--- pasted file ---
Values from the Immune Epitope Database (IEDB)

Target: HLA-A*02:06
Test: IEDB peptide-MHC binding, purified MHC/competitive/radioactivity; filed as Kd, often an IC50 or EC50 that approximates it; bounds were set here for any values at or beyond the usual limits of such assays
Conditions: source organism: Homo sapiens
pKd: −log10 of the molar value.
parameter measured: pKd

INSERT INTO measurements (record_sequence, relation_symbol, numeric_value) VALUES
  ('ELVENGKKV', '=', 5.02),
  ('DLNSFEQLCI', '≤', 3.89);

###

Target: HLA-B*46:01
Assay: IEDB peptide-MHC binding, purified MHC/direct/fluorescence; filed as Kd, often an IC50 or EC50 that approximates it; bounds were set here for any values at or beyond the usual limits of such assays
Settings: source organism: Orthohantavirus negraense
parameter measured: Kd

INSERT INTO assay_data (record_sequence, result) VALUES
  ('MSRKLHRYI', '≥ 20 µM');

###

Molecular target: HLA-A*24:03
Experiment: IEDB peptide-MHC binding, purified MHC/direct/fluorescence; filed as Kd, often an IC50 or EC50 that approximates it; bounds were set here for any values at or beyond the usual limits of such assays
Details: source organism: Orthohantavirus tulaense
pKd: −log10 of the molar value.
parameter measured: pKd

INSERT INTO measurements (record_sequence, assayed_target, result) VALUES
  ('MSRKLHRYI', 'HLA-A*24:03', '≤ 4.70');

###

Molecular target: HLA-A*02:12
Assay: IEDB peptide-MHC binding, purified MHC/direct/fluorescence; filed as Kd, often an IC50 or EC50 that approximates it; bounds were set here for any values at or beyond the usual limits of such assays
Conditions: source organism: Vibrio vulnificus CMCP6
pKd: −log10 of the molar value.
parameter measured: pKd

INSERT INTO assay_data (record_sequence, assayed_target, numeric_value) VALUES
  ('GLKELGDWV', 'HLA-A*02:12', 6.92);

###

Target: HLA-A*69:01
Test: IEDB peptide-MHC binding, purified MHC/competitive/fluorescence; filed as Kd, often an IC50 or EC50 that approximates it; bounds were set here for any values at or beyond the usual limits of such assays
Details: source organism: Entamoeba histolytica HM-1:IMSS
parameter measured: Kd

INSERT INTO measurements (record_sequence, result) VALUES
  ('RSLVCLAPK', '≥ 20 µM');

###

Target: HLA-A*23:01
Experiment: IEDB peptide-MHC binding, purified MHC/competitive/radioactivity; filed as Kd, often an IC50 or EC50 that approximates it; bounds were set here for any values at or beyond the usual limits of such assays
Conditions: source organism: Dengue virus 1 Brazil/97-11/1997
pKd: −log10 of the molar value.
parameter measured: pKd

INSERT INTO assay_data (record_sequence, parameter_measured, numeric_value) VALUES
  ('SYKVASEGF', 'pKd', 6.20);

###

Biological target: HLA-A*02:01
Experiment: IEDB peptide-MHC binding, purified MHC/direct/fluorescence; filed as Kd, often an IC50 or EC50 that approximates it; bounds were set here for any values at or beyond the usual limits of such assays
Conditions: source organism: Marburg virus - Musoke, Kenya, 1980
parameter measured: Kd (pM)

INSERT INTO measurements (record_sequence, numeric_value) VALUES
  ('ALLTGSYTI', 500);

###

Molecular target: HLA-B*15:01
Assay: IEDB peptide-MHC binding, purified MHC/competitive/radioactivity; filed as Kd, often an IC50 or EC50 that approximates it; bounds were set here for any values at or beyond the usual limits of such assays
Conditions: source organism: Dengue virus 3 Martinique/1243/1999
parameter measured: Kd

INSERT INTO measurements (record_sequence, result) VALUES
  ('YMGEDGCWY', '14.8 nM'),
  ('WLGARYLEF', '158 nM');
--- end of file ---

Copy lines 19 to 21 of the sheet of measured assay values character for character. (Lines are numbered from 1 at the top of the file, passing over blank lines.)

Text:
Experiment: IEDB peptide-MHC binding, purified MHC/direct/fluorescence; filed as Kd, often an IC50 or EC50 that approximates it; bounds were set here for any values at or beyond the usual limits of such assays
Details: source organism: Orthohantavirus tulaense
pKd: −log10 of the molar value.